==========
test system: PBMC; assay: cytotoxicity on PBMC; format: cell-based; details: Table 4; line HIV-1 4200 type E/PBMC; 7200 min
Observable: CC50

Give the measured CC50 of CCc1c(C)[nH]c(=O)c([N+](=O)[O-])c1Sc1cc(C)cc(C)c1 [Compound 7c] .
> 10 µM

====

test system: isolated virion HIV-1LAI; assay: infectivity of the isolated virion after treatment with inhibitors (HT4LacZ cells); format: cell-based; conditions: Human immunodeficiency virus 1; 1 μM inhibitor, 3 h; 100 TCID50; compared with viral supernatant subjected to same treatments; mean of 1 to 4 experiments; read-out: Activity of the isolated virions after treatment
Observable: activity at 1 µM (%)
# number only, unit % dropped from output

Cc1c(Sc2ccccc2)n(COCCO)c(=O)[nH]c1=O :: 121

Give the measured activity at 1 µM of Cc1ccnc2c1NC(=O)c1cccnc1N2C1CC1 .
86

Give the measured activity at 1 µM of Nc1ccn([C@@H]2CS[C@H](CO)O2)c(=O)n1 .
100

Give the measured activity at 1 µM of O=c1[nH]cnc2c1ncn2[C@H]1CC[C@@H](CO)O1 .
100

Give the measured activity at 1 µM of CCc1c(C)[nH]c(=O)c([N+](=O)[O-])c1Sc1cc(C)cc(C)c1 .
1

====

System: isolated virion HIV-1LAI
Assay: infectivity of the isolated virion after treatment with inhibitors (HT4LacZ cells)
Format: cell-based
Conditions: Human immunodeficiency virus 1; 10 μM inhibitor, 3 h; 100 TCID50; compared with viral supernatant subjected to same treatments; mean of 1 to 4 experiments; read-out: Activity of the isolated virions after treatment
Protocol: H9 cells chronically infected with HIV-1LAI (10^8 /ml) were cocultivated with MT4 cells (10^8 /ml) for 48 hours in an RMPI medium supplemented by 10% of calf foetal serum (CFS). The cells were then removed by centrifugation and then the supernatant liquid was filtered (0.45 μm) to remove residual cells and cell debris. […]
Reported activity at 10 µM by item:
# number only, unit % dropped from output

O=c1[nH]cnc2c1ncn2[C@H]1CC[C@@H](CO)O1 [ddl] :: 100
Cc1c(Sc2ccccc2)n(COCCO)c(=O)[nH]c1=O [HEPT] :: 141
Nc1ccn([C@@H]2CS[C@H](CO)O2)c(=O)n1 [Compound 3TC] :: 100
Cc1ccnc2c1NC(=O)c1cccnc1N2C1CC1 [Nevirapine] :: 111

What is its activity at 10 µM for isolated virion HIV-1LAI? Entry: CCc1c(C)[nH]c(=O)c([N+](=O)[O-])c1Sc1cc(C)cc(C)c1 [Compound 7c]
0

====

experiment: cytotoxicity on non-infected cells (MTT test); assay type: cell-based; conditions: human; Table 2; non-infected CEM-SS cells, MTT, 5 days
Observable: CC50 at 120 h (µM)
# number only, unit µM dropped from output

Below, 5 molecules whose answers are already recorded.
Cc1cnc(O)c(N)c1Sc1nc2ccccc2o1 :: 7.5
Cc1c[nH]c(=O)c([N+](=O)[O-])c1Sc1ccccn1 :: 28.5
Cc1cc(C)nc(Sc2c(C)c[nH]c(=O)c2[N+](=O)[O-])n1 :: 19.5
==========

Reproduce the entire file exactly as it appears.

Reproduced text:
test system: PBMC; assay: cytotoxicity on PBMC; format: cell-based; details: Table 4; line HIV-1 4200 type E/PBMC; 7200 min
Observable: CC50

Give the measured CC50 of CCc1c(C)[nH]c(=O)c([N+](=O)[O-])c1Sc1cc(C)cc(C)c1 [Compound 7c] .
> 10 µM

====

test system: isolated virion HIV-1LAI; assay: infectivity of the isolated virion after treatment with inhibitors (HT4LacZ cells); format: cell-based; conditions: Human immunodeficiency virus 1; 1 μM inhibitor, 3 h; 100 TCID50; compared with viral supernatant subjected to same treatments; mean of 1 to 4 experiments; read-out: Activity of the isolated virions after treatment
Observable: activity at 1 µM (%)
# number only, unit % dropped from output

Cc1c(Sc2ccccc2)n(COCCO)c(=O)[nH]c1=O :: 121

Give the measured activity at 1 µM of Cc1ccnc2c1NC(=O)c1cccnc1N2C1CC1 .
86

Give the measured activity at 1 µM of Nc1ccn([C@@H]2CS[C@H](CO)O2)c(=O)n1 .
100

Give the measured activity at 1 µM of O=c1[nH]cnc2c1ncn2[C@H]1CC[C@@H](CO)O1 .
100

Give the measured activity at 1 µM of CCc1c(C)[nH]c(=O)c([N+](=O)[O-])c1Sc1cc(C)cc(C)c1 .
1

====

System: isolated virion HIV-1LAI
Assay: infectivity of the isolated virion after treatment with inhibitors (HT4LacZ cells)
Format: cell-based
Conditions: Human immunodeficiency virus 1; 10 μM inhibitor, 3 h; 100 TCID50; compared with viral supernatant subjected to same treatments; mean of 1 to 4 experiments; read-out: Activity of the isolated virions after treatment
Protocol: H9 cells chronically infected with HIV-1LAI (10^8 /ml) were cocultivated with MT4 cells (10^8 /ml) for 48 hours in an RMPI medium supplemented by 10% of calf foetal serum (CFS). The cells were then removed by centrifugation and then the supernatant liquid was filtered (0.45 μm) to remove residual cells and cell debris. […]
Reported activity at 10 µM by item:
# number only, unit % dropped from output

O=c1[nH]cnc2c1ncn2[C@H]1CC[C@@H](CO)O1 [ddl] :: 100
Cc1c(Sc2ccccc2)n(COCCO)c(=O)[nH]c1=O [HEPT] :: 141
Nc1ccn([C@@H]2CS[C@H](CO)O2)c(=O)n1 [Compound 3TC] :: 100
Cc1ccnc2c1NC(=O)c1cccnc1N2C1CC1 [Nevirapine] :: 111

What is its activity at 10 µM for isolated virion HIV-1LAI? Entry: CCc1c(C)[nH]c(=O)c([N+](=O)[O-])c1Sc1cc(C)cc(C)c1 [Compound 7c]
0

====

experiment: cytotoxicity on non-infected cells (MTT test); assay type: cell-based; conditions: human; Table 2; non-infected CEM-SS cells, MTT, 5 days
Observable: CC50 at 120 h (µM)
# number only, unit µM dropped from output

Below, 5 molecules whose answers are already recorded.
Cc1cnc(O)c(N)c1Sc1nc2ccccc2o1 :: 7.5
Cc1c[nH]c(=O)c([N+](=O)[O-])c1Sc1ccccn1 :: 28.5
Cc1cc(C)nc(Sc2c(C)c[nH]c(=O)c2[N+](=O)[O-])n1 :: 19.5